The purity of recombinant hβ-NGF was determined by SDS-PAGE of 6 µg reduced (+) and non-reduced (-) recombinant hβ-NGF and staining overnight with Coomassie Blue.Learn more about how we get our images
The proliferation of TF-1 cells treated with increasing concentrations of hβ-NGF was assessed. After 48 hour treatment with hβ-NGF, cells were incubated with a tetrazolium salt and the OD450-OD650 was determined.Learn more about how we get our images
Western blot analysis of extracts from TF-1 cells untreated or treated with hβ-NGF for 10 minutes, using Phospho-p44/42 MAPK (Erk1/2) (Thr202/Tyr204) (D13.14.4E) XP® Rabbit mAb #4370 (upper) and p44/42 MAPK (Erk1/2) (137F5) Rabbit mAb #4695 (lower).Learn more about how we get our images
Recombinant human β-NGF (hβ-NGF) Ser122-Ala241 (Accession #NP_002497) was expressed in human 293 cells at Cell Signaling Technology.
>98% as determined by SDS-PAGE of 6 μg reduced (+) and non-reduced (-) recombinant hβ-NGF. All lots are greater than 98% pure.
Based on amino acid sequencing, greater than 85% of recombinant hβ-NGF starts at Ser122 (SSSHP) and has a calculated MW of 13,494. The remainder starts at Ser124 (SHPIF). DTT-reduced and non-reduced protein migrate as 13 kDa non-disulfide linked homodimers.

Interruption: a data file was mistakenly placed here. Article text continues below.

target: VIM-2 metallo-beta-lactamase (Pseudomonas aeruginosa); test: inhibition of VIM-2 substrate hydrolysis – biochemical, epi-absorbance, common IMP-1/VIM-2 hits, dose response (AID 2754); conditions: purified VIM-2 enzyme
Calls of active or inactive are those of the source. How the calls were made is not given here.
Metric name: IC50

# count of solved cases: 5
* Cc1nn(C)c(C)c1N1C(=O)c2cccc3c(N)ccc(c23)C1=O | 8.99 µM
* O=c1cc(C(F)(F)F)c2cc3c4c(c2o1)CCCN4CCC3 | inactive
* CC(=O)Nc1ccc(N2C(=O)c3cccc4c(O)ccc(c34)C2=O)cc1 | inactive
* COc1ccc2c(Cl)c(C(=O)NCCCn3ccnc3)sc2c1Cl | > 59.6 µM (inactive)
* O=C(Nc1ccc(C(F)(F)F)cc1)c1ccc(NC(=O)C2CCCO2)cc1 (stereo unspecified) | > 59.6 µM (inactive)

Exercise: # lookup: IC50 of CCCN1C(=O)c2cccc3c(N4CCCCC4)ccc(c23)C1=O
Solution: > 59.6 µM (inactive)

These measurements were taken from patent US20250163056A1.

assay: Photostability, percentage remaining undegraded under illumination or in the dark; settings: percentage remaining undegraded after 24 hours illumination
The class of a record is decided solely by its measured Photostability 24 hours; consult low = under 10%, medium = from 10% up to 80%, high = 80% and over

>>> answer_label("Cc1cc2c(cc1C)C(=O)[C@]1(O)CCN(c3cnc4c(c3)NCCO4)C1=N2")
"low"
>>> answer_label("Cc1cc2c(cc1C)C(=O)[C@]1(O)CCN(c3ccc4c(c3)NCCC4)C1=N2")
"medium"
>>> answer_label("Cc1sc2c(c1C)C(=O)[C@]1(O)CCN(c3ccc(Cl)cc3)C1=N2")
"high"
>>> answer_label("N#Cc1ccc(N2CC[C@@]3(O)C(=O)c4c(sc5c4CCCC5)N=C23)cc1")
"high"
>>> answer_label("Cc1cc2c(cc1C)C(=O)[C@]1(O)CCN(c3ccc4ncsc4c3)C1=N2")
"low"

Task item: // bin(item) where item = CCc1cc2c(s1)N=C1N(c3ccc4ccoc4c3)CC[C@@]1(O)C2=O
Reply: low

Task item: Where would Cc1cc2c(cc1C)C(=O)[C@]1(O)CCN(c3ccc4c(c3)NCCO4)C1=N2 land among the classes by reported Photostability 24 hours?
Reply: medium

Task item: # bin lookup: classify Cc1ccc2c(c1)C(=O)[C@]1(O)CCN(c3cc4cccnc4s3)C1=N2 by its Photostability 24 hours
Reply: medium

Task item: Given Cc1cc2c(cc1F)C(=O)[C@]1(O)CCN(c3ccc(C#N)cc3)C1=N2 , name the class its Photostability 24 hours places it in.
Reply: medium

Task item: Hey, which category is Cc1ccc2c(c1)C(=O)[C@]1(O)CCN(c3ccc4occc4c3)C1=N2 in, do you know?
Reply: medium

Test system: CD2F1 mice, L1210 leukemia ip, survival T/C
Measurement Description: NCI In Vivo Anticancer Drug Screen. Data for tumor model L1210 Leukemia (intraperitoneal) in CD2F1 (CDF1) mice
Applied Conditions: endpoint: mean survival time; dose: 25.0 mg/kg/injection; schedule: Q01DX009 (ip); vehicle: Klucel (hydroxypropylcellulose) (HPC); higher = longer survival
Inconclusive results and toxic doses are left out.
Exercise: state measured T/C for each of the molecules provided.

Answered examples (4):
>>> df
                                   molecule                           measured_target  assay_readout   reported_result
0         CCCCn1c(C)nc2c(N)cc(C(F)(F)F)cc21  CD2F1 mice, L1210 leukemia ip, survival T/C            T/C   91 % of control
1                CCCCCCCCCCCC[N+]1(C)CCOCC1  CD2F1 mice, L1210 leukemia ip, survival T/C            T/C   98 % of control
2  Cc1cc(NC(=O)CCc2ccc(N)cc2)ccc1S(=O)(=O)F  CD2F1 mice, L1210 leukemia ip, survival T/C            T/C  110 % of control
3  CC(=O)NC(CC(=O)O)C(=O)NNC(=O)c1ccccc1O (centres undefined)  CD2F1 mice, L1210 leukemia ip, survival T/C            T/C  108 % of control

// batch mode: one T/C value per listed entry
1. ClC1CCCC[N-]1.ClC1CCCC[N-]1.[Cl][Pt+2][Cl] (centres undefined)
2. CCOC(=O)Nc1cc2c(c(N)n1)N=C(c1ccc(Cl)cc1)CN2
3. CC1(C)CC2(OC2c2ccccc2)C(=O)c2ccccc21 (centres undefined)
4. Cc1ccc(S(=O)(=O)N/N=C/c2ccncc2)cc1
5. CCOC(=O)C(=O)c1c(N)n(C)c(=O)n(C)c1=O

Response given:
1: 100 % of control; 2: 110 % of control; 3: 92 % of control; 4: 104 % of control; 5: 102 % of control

The bioactivity of recombinant hβ-NGF was determined in a TF-1 cell proliferation assay. The ED50 of each lot is between 0.5-1.5 ng/ml.
Less than 0.01 ng endotoxin/1 μg hβ-NGF.
With carrier: Lyophilized from a 0.22 μm filtered solution of PBS, pH 7.2 containing 20 μg BSA per 1 μg hβ-NGF. Carrier free: Lyophilized from a 0.22 μm filtered solution of PBS, pH 7.2.
Stable in lyophilized state at 4°C for 1 year after receipt. Sterile stock solutions reconstituted with carrier protein are stable at 4°C for 2 months and at -20°C for 6 months. Avoid repeated freeze-thaw cycles.Maintain sterility. Storage at -20°C should be in a manual defrost freezer.
β-NGF is the prototypical member of the neurotrophin family of growth factors (1). β-NGF is involved in neuronal survival, differentiation and growth (1,2). Outside of the nervous system, NGF is produced by a variety of immune cells, including B cells, T cells, monocytes and mast cells (3,4). β-NGF binds to and signals through two distinct receptors, TrkA and p75NTR (1,2). Cellular responses induced by NGF are modulated by receptor expression. For example, TrKA leads to the inhibition of apoptosis and neuronal differentiation. In contrast, signaling through p75NTR in the absence of TrkA induces cell death. (1,2). NGF signaling via TrkA is characterized by activation of the PI3K/AKT and PLCγ pathways (1,2). NGF signaling via p75NTR induces JNK and NFκB activation (1,2). Aberrant NGF signaling may be linked to the onset of Alzheimer’s disease (5,6).
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